We Had Dinner. We Kissed. Now What?

It wasn’t just a random hook-up. They had met through a Friend. Spoken on the phone. Gathered for dinner. Caught a movie. And made out in the parking lot like a couple of wayward teenagers.

He told her she was amazing. They agreed it had been a fun night and stared into each other’s eyes with clear intent. She turned to make her far-too-early departure, but not before he planted one more kiss and said:

"Soon" is non-specific. How soon is soon? 72 hours later or 5 months later?

“Let’s get together again soon.”

Recounting the date over brunch with her girlfriends, this was the phrase that raised all our eyebrows, hers included. “Soon” is non-specific, and we all tacitly confessed to having done it before — met someone (an old friend, a new friend, a recent date) and said “let’s get together soon,” with plans to avoid a follow-up.

Over the course of the last year, I’ve run the full gamut of date follow-up possibilities – from the guy who calls tomorrow because he can’t wait to see me again to the guy who stays in touch, but waits 5 months before suggesting a second rendez-vous.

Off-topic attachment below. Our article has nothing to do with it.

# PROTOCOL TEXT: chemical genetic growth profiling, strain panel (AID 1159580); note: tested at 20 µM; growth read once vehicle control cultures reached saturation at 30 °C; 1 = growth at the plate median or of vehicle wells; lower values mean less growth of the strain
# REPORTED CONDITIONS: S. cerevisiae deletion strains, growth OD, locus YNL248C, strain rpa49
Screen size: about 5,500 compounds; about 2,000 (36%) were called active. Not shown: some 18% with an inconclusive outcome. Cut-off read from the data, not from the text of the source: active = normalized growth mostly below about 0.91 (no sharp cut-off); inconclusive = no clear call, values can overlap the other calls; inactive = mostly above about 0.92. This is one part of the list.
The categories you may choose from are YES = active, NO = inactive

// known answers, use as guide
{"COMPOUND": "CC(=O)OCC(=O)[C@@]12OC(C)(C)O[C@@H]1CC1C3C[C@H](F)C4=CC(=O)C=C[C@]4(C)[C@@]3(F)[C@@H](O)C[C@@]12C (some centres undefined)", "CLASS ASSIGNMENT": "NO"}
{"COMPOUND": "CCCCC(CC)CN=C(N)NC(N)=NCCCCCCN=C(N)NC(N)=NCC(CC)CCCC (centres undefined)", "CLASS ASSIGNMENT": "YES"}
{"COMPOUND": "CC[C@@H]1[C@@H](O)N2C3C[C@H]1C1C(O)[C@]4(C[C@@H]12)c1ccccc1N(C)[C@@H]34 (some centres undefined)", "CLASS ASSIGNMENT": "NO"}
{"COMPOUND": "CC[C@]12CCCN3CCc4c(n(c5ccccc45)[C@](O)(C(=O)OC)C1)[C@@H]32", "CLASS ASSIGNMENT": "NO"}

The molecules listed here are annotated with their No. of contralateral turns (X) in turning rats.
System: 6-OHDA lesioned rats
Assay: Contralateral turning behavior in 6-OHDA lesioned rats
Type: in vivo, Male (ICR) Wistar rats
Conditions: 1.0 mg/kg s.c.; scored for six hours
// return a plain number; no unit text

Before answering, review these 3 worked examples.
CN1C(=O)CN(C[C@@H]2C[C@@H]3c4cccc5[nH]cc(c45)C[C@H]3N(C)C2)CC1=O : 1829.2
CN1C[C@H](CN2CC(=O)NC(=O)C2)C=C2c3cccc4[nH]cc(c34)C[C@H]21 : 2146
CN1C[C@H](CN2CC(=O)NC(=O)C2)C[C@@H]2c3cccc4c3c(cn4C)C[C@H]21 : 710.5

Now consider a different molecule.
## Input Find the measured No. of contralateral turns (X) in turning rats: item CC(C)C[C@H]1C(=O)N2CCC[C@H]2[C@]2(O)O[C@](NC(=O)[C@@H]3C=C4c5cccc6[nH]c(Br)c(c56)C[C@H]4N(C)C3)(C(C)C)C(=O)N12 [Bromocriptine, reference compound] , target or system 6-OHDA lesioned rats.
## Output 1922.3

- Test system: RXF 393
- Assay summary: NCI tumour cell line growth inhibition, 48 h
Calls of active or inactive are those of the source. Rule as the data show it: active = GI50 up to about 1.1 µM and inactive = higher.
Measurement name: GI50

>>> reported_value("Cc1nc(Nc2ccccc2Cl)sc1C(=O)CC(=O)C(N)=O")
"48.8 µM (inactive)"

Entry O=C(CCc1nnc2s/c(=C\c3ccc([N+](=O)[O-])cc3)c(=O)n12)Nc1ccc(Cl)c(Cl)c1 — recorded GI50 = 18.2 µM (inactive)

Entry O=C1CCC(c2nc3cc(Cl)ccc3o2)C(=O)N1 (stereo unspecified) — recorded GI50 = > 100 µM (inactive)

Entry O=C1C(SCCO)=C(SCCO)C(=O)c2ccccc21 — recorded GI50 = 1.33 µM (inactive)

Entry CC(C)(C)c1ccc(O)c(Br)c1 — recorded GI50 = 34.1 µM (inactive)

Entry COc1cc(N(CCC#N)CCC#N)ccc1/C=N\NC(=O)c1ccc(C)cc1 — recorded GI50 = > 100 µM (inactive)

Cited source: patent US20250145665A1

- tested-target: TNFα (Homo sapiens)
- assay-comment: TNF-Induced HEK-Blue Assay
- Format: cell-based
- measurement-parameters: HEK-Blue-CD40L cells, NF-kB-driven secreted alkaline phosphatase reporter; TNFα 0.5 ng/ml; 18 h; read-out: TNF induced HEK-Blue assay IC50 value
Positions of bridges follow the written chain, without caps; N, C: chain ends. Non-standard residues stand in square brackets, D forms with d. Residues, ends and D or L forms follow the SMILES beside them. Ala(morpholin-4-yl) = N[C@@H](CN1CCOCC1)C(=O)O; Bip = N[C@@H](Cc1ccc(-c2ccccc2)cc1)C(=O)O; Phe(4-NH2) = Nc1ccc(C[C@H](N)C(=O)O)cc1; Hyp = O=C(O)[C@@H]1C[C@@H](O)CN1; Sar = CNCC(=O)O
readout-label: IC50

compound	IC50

Both blooming relationships faded away. But I’ll confess, the boy who sent me the “So rarely does a woman meet my expectations, let alone exceed them…You’re wonderful… are you free next weekend?” was the boy more likely to win my heart than the one who took 20 weeks after our first kiss to ask me to dinner.

More often than not, we walk away from a first date with a certain ambivalence. We had a nice time, but we’ve yet to make a decision about what’s next. He had a great sense of humor, but can he be serious? He had nice eyes, but do you really want to take his shirt off?

When it's more than a kiss, it's more than an stamp of approval -- it's a slobbery promise.

Sometimes, to help us make a decision, we need a nudge. A kiss at the end of a night is supposed to be a good sign — things went well, the attraction is mutual, here’s a stamp of approval. When it’s more than a kiss, it’s more than a stamp of approval. It’s a kind of slobbery promise that there will be a next time.

But more than a kiss followed by a “let’s get together again soon” or “…one of these days” and well, the scale hasn’t been tipped in favor of a round 2.

When you’re out there playing the game for love rather than lust, both sexes need to take some Jane Austen advice to heart: “In nine cases out of 10, a woman had better show more affection than she feels… he may never more than like her, if she does not help him on.”

Frankly, a “soon” doesn’t help me on.

Next, please!


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